I have had the Beagle-xM for a while now. If you have worked on it, you must have noticed the MLO file, which is required to be present in the boot partition of the Micro SD card. The file is necessary for booting the system. So ever wondered, what is this MLO file? No? What are you doing with the Beagle-xM anyways? Yes? Well, then read on.
As far as i know, all TI SOC’s like DM368 and DM3730 (on which i have worked) have a ROM bootloader. On sytem start up or reset, the ROM bootloader (RBL) starts running. The job of this RBL, is to do some very bare minimum initialisation and then find and boot from a device such as MMC card or flash. The RBL has got the capability to boot from a variety of devices like NOR flash, NAND flash, MMC, USB or UART. To know everything in detail, read the 26th chapter of the DM3730 Technical Reference Manual having the TI document number SPRUGN4N.
Now, how does the chip know which device to boot from you ask?. The chip has got a set of pins, sys_boot[4:0] pins, whose state decides what memory or peripheral to boot from. Also, there is a predefined booting order in the case of both memory booting or peripheral booting. For example, let’s say the state of sys_boot[4:0] pins is 0b01110. Then, the booting order will be XIPwait, DOC, USB, UART3 and finally MMC1. XIPwait is Execute in Place memory with wait monitoring and DOC is DiskOnChip memory. You can find this information on Page 3549 of the DM3730 TRM.
In the case of Beagle-xM, the state of the sys_boot pins cause it to boot from the MMC card at the start. As a result, on power on, the ROM will initialise the SD/MMC device, detect a card and look for a boot image. The ROM is capable of reading from the card with a filesystem. It will search for a file named MLO which should be located on the boot partition, on a partition of type FAT16/32. So, this explains the name MLO.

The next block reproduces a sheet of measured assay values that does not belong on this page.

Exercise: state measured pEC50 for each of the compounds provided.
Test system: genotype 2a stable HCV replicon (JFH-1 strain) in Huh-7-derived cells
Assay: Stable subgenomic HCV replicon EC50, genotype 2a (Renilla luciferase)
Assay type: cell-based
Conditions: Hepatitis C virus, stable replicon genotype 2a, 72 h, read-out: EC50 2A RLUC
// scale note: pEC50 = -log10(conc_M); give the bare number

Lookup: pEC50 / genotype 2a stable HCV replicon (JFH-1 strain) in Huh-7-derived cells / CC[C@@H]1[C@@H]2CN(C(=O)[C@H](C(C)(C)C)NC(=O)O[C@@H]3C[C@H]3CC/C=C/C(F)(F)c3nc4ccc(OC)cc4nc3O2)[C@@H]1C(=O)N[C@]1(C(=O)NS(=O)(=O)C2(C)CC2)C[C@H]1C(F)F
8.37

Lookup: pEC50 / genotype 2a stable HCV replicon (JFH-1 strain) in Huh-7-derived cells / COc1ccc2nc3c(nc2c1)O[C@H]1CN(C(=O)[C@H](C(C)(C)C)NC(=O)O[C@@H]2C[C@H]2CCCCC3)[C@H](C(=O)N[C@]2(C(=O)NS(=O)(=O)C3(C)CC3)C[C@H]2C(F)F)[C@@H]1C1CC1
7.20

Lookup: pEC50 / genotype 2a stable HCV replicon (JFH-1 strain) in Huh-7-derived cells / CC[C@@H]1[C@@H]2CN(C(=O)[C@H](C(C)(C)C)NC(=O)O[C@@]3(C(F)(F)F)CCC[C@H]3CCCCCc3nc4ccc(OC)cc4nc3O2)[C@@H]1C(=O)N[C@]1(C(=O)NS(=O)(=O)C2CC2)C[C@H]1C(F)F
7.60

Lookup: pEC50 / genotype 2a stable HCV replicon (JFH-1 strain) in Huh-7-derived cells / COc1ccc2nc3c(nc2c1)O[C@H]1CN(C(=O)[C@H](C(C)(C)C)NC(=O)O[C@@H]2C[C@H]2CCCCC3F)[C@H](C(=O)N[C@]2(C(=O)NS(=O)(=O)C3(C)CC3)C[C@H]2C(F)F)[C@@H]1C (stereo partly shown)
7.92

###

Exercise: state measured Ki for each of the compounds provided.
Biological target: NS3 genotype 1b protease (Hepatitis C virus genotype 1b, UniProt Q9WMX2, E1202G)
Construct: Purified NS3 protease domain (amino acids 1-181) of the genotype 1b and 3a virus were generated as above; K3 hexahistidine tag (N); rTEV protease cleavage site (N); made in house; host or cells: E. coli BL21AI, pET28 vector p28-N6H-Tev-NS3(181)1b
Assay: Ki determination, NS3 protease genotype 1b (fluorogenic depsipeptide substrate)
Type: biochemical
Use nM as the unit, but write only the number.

Now, let’s talk about the flow of control. The sys_boot pins specify where the first external boot loader MLO can be found. After the MLO is located and executed, it passes the control to the second external boot loader viz. uboot. Have you seen the uboot.bin file in the boot partition of the micro SD card? No? Jeez, have you been sleeping? U-boot is the application which passes control to the Linux system. The main goal of u-boot is to retrieve the Linux kernel and provide the kernel with information about the location of the Linux filesystem. U-boot can be configured to retrieve the kernel from a variety of options like NFS or flash. U-boot then boots the Linux kernel. The Linux kernel mounts the Linux root filesystem.
In case, you are interested further in knowing the boot sequence, below is a link, which describes the boot sequence. http://blog.techveda.org/ . It uses AT91RM9200 as the reference, but, still should be very informative enough. Also, you can use this link http://lxr.free-electrons.com/ to browse the source.
Hope you found this “What is MLO file?” post informative.
Addendum: Mikkel Nielsen shared quite a few important links and had this to quote. You can also find this in the comments.
Think it could also be Memory LOader, as it is a file containing (apart from metadata) binary code that is loaded directly into internel SoC memory.
TI also refers to it as X-loader; .
This suggests it is short for Memory LOcator;
Some history about why it is like that here; .